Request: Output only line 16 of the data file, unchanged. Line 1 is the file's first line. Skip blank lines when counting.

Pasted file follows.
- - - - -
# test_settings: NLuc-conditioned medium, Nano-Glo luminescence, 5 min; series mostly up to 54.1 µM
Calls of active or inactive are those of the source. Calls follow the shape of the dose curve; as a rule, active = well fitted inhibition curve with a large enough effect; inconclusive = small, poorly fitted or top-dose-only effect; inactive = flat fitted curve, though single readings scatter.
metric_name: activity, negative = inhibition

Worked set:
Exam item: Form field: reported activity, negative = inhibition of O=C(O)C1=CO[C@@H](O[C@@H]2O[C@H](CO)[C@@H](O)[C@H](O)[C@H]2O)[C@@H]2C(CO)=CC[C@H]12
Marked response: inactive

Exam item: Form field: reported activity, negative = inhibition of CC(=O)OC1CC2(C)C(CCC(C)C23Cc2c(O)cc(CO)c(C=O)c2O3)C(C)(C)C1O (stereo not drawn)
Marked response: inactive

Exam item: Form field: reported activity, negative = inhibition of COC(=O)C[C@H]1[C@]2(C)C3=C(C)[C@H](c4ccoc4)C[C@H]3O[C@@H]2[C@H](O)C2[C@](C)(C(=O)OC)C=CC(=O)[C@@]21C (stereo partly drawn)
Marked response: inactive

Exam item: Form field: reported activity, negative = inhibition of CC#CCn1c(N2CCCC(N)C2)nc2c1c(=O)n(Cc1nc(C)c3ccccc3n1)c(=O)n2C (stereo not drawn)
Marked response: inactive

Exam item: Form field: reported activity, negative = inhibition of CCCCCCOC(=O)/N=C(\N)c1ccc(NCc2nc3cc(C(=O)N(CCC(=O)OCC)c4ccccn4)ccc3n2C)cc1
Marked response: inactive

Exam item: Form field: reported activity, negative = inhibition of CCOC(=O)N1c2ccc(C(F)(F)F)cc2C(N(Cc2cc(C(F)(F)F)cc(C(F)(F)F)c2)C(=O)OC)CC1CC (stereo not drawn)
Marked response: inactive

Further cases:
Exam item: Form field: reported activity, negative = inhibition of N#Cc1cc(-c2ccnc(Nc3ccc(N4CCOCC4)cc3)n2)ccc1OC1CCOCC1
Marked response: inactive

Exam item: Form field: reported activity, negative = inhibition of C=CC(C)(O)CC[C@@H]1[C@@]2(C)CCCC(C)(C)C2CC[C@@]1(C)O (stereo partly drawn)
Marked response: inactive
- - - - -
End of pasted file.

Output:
Marked response: inactive